Opinion: Billionaires who care about kids should pay higher wages instead of funding charter schools

Billionaire and charter supporter Eli Broad and his wife, Edythe, stand for a photo amid Jeff Koons sculptures at his new museum called "The Broad" in downtown Los Angeles.
Billionaire and charter supporter Eli Broad and his wife, Edythe, stand for a photo amid Jeff Koons sculptures at his new museum called “The Broad” in downtown Los Angeles.
(Richard Vogel / Associated Press)

To the editor: The corporate Pollyannas who think that all the ills of the world can be solved within the walls of a neighborhood school need to study educational theory. (“Why do billionaires care so much about charter schools?” Opinion, May 26)

Most of what children learn comes from their environment, mainly their family. Schools have never protected all children from the deleterious effects of their environment. Therefore, establishing charter schools in low-income neighborhoods is like treating the symptoms but not the disease.

Better would be to provide the kids’ parents with job training and living wages. Give these parents the tools and work they need so they can interact with their children and support the educational programs within the schools.


Support parent training at school sites that are open to families at convenient times. Provide funding for counselors to help families and children in crisis situations. You cannot expect that the fruits of education — the students — will ripen properly without treating the diseased roots.

Bob Bruesch, Rosemead

The writer, an inductee into the National Teachers Hall of Fame, is a member of the Garvey School District Board of Education.


To the editor: Harold Meyerson should write another piece titled, “Why do parents and taxpayers love charter schools?” He could also write one called, “Why do parents and taxpayers demand fiscal responsibility and accountability from the school board?”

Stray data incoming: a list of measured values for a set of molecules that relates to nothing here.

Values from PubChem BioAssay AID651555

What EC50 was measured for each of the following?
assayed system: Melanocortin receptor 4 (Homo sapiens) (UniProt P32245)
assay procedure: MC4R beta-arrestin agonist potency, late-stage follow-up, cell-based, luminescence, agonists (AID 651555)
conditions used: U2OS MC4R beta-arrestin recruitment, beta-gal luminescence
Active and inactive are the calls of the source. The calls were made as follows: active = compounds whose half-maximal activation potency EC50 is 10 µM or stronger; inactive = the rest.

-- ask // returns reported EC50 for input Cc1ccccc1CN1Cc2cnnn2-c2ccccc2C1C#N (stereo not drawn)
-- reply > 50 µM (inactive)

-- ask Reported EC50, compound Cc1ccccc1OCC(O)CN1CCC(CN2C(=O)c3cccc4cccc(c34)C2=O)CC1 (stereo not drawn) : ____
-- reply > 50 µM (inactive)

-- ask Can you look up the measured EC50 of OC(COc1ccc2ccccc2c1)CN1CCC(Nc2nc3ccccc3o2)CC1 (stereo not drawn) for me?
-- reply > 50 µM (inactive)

In the final analysis, votes for L.A. school board members, a majority of whom now support charters, cannot be bought with billionaire spending, expensive fliers and endorsements from Los Angeles political machines.

Meyerson needs to confront some inconvenient truths. Charters have wide support from voters across political lines. Voters and taxpayers demand that schools provide education for a new generation of citizens confronting the challenges of globalization and automation.

When education goals are distracted by adult entitlement demands from various school employee interests, voters will react accordingly.

Jeff Marder, Los Angeles


To the editor: In a May 23 letter to the editor, a teacher wondered why voters chose Los Angeles school board candidates whom the teachers did not support.

In a news article later on the effect of President Trump’s budget on public schools, we got an explanation. Words like “teachers,” “principals” and “superintendents” were never mentioned. In the eyes of our wealthy benefactors, at best we public school educators must represent inconvenient peripheral appendages.

It’s like choosing millionaires and billionaires, though unable to swim, as lifeguards. People will drown.

Lacking equitable input from educators, the demise of a quality public education system seems imminent. Is this really what the public wants?

Jane Williams Fleming, Long Beach

The writer was a teacher for 31 years.

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